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Snow Ball Fight as warm up - NEW FOR 2014

post #1 of 6
Thread Starter 

Call me old school if you want but I don't think a Snow Ball Fight is such a good ide as a warm up at the start of children's group lesson. Its supposed to activate the children to move around when picking up snow and trying to avoid getting hit. What do you think?

post #2 of 6
Quote:
Originally Posted by tdk6 View Post
 

Call me old school if you want but I don't think a Snow Ball Fight is such a good ide as a warm up at the start of children's group lesson. Its supposed to activate the children to move around when picking up snow and trying to avoid getting hit. What do you think?

 

 

for never evers(that are old enough but not to old) if you schools allows it sure why not?

 

for anyone else what about poles skating tagging? maybe after skating refresher.

post #3 of 6

You don't say what age group.   My kiids love snow, roll in it, shove it into their gloves and it wouldn't worry them getting into a good old fight.  As the mother of 3 young kids at one time, I would always be yelling, 'don't get your gloves wet, you'll get cold hands',  never  a good idea at the start of a ski day.

 

I would worry in a snowball fight  that a younger or more fragile child would get snow somewhere they didn't want it and there would be tears.... and snot.  And then there would be more tears and snot when the parent started complaining that they spent X on a ski lesson and their child doesn't want to ski anymore.   Plus you are going to have to deal with all the tears and snot and it isn't conducive to learning.

 

2nd worry, my oldest boy has an amazing arm and great aim, you wouldn't have wanted him sub 5 years old in your snowball fight, everyone else would have been crying and he would have been elated and 'winning'!  At 14 he would annihalate anyone in fit of competitive maleness and then stand their confused surveying the carnage.  My point, can you trust all the snowball particpants not to go full out sniper.

 

I think I would use the time to play Simon Says with some skiing actions hands on knees, hips, toes together, bunny hops, shuffling, side stepping, basketball drills for turning and start to do left from right challenges, so you can identify the kids that don't know their left from their right or where their knees are.   I was always suprised when I was on the kids slopes when mine were young how many instructors would be yelling out 'No No, your other left'.  : 0 )   If you want to make it more fun, lollies or something more politically correct or age appropraite (stickers?) for the winner.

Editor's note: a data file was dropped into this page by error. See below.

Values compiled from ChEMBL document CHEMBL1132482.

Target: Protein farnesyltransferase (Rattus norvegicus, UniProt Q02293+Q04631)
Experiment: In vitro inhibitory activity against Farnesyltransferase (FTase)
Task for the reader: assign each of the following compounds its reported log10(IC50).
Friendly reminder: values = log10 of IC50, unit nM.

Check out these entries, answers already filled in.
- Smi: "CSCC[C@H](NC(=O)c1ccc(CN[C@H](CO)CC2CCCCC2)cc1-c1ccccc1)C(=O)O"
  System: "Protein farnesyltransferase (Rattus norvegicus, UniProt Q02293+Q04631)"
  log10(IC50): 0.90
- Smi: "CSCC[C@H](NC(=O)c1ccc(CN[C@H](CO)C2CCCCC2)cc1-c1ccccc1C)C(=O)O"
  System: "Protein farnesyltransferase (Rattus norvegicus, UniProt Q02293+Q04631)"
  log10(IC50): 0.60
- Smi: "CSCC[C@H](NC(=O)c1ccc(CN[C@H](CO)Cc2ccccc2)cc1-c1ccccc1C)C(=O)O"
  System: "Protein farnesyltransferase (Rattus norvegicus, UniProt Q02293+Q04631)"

post #4 of 6
Thread Starter 
Aussieskimum, Im totally with you. The age group was not specified but does it matter? Snow ball fights are stictly forbidden in our schools. Even throwing one snowball sends you off to the pricipals office. Thats why Im surpriced our ski school assosiation encourage instructors to use it as a warm up. Im also father of two boyz and been an instructor for 25y and the last thing I want is a mob of kids rewed up and fighting. I usually have a problem calming them down and finding activities boosting the shy student confidece. Not survival of the fittest. BTW, funnily enough just as I had posted this thread a young instructor that just graduated that had a group next to mine began her lesson for approx 6y olds with ski pole fencing..... OMG.....
post #5 of 6

TDK6 Yep, it's all fun until someone takes an eye out.  I am all for taking calculated risks and getting to push yourself physically but as you pointed out there are all types of kids in a class and you have to be aware of their personalities before you start to test them. 

 

As a mum and also a coach of young kids I would say that teaching children skiing for a young person with no previous experiene would be very challenging.    I coach boys in junior waterpolo and  am constantly suprised at the things they can think of to do to endanger themselves and their team mates.  : - )   So you have to have a lot of structure around how you have fun and some good planning about how you get them to listen and how you test that they listened and that they understood.   I take all the balls away when I am talking because boys can't have a ball in their hand and concentrate on anything besides bouncing or throwing or catching it.   I would think active kids with a pair of ski poles would have the same problem and would be able to listen and think better with it put safely away.

 

I am not all miserly with the fun and games though, you just have to think it through and make sure there are several winners and that you can keep the self esteem of everyone up.   On my not so good days I let them have a floating competition, boys love any competition, the ones I don't like so much I let them float face down.

 

On the snowball front I would aslo ask,is this light fluffy Colorado snow that you need a special tool to press into a snowball, or heavy wet Australian or New Zealand snow that will compact down into an ice ball and kill someone?

post #6 of 6
Sounds like a disaster. The guy proposing it is clearly the dad of a "winner". Little boys are hard enough to settle down as it is. Now they'll be all wet and charged up?
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